June 22, 2004
there is no crying in baseball
Where the hell is my $!#@%ing baseball glove?!"
I looked everywhere: in the closet, in the garage, under the dining room table, behind the couch, in the oven, on the patio . . . I finally stormed into my bedroom, where my wife was watching TV.
"Have you seen my baseball glove?"
"Why do you need your baseball glove at 10:30 on a Saturday night?"
Normally, the answer to this question would involve me making mildly to extremely inappropriate suggestions involving a trip to trashy lingerie and some Jack Daniels . . . but I was faced with a serious problem. I had a fever, and the only prescription was my baseball glove!
"I'm going to Dodger Stadium with my dad tomorrow morning for their Father's Day 'play catch with dad in the outfield' event, and I need my glove!"
I started tearing through my dresser.
"You think your baseball glove is underneath your T-shirts?" She said.
"Well . . ." I realized how irrational I was being, and decided that I wouldn't tell her about the washing machine, freezer, dishwasher, or down the street behind that bush that covers the hole in the fence. "It's just really important to me."
"When did you last see it?" She said.
"I let the kids use it for street hockey a couple days ago."
"Did you look in the closet with the other baseball stuff?"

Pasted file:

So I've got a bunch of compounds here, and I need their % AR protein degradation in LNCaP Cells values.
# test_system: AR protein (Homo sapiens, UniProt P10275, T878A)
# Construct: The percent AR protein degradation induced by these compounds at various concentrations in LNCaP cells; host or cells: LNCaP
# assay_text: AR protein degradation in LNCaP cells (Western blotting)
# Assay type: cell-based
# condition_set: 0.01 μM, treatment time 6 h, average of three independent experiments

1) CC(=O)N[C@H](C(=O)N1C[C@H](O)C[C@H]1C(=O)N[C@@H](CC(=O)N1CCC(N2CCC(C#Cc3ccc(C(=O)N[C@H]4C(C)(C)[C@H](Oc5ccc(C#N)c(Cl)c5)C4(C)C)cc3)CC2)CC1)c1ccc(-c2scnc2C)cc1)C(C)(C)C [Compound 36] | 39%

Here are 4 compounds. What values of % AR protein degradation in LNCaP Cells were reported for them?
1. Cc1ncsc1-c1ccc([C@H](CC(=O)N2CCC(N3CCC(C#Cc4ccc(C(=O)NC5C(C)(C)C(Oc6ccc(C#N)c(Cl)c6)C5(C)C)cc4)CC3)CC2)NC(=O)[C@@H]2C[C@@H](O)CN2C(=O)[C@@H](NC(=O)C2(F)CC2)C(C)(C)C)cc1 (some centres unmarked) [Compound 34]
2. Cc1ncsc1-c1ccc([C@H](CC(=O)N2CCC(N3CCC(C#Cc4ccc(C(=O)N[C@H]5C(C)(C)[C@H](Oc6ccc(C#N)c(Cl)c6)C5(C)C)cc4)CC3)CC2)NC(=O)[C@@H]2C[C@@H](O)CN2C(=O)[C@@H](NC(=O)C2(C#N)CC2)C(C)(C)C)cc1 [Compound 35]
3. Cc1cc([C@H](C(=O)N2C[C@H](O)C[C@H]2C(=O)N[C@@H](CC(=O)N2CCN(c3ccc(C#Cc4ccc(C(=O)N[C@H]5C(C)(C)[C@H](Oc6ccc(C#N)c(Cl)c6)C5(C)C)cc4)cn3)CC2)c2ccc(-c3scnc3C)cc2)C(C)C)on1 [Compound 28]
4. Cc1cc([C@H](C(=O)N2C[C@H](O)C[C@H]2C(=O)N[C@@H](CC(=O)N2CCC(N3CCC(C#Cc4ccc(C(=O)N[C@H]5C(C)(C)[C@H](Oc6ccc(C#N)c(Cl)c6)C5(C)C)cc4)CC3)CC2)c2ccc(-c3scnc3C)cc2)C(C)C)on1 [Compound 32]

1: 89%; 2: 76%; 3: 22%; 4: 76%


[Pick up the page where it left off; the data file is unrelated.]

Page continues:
"Yes! I looked in all the places it should be!" I kicked the side of the bed and hurt my toes. "GodDAMMIT!"
I stormed out of our room, and picked up the kitchen phone to call my dad, and tell him I couldn't go. When I put the receiver to my ear, it was beeping that I had a message. I automatically hit "9#" and typed in my password.
"You have . . . ONE . . . new message," the friendly voice said.
I pushed the "1" key twice and listened.
"Hi, it's dad. I just wanted to let you know that I talked with your brother, and he is going to come down and meet us at nine tomorrow morning! I am so excited to be spending my Father's Day with all my children at Dodger Stadium! It's going to be great! I love you, Wilbert. I'll see you in the morning."
"That was your last message. To save it, press 2. To erase it, press 3."
I instinctively hit 3 and hung up.
"Oh crap. I bet I'm going to want that message back, someday."
After another fifteen minutes or so of searching, I ended up back in my bedroom.
"Sorry about that," I said to my wife, "It's just really important to me that I get to go tomorrow."
"It will turn up, Wil. Just relax."
"I wonder if I put it in my backpack," I said.
I keep my backpack between my bedside table, and the closet door. It's not uncommon for a few T-shirts, or my running clothes to end up stacked on top of my backpack, as part of the "bachelor cleanup." I looked down and saw a couple of magazines and a book sitting atop the laundry I'd folded (but failed to put away) a few days before; underneath it, was my backpack.
I reached down, past all that junk, and picked up my backpack. The first compartment was open and empty. The second compartment had an old Vanity Fair, a Clif bar, and about a pound of sand from the beach in it . . . but no glove.
I sighed. "This sucks so much," I said. I picked up my clothes to replace my backpack, and saw my glove sitting on the floor.
"I found it! Yes!"
"Where was it?" Anne said.
"It must have been on top of my backpack. Thank god."
"See? I told you it would turn up." She smiled at me.
Even though I've had this glove for years, and it's a broken in as it's going to get, I put a baseball in the pocket, wrapped it up, and put it on the floor next to the bed . . . it seemed like the right thing to do.
Next time: Hey dad, want to have a catch?
Posted by wil at June 22, 2004 09:25 AM